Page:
Kelly McLaughlin — Business Insider July 16, 2018
President Donald Trump said that he had “great confidence” in US intelligence agencies hours after questioning their conclusions that Russia was to blame for meddling in the 2016 election.
The tweet appeared to backtrack on what Trump said during a joint press conference with President Vladimir Putin in Helsinki, Finland, hours earlier.
“As I said today and many times before, ‘I have GREAT confidence in MY intelligence people.’ However, I also recognize that in order to build a brighter future, we cannot exclusively focus on the past – as the world’s two largest nuclear powers, we must get along!” he said in a tweet following the meeting.
— Donald J. Trump (@realDonaldTrump) July 16, 2018
In the press conference earlier on Monday, Trump had openly questioned his own intelligence agencies and denounced the special counsel investigation into Russian interference efforts, which remains ongoing.
“I don’t see any reason why Russia would interfere in the 2016 election,” Trump said.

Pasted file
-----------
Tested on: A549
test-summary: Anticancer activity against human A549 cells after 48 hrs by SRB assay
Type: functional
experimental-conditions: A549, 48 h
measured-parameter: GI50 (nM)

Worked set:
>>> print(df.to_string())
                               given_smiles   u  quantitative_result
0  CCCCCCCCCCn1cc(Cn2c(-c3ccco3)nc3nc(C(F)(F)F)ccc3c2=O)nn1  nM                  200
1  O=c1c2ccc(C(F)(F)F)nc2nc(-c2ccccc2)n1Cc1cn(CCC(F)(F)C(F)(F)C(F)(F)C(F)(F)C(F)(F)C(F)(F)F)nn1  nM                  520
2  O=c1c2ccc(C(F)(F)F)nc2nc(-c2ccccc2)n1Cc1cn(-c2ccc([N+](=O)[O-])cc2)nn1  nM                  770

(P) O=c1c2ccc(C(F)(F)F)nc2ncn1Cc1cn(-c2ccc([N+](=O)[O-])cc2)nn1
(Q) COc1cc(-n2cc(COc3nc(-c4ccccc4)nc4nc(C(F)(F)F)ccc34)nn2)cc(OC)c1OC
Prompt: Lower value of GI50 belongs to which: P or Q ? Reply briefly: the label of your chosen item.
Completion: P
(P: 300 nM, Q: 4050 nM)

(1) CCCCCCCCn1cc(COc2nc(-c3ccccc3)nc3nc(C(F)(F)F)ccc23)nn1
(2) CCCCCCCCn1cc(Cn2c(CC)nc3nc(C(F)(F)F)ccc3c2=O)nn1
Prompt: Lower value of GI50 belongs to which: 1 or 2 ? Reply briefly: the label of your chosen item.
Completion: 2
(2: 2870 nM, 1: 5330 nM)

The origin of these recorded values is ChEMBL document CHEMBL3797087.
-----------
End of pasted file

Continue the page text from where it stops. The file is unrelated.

Trump declined to denounce Russia’s interference and even appeared to pin the blame partially on the United States.
“We have two thoughts,” Trump said. “You have groups that are wondering why the FBI never took the [DNC] server. Why haven’t they taken the server? Why was the FBI told to leave the office of the Democratic National Committee? I’ve been wondering that.”
He added: “With that being said, all I can do is ask the question. My people came to me. … They said they think it’s Russia. I have President Putin. He just said it’s not Russia.”
Trump had said that he and Putin “spent a great deal of time” discussing allegations that Russia meddled in the election as they met for several hours before the joint press conference.
He again stated that there was “no collusion” between his campaign and the Russians.
“We ran a brilliant campaign and that’s why I’m president,” he said.
Putin admitted that he wanted Trump to win the 2016 presidential election because of his policies but said he took no action to make that happen.
He also suggested that Moscow and Washington, DC, conduct a joint criminal investigation into Russian intelligence officials accused of hacking during the campaign.
Trump’s comments drew heavy criticism from politicians in the United States, including prominent Republicans.
Republican Sen. John McCain said in a statement that Trump made a “conscious decision to defend a tyrant” and achieved “one of the most disgraceful performances by an American president in memory.”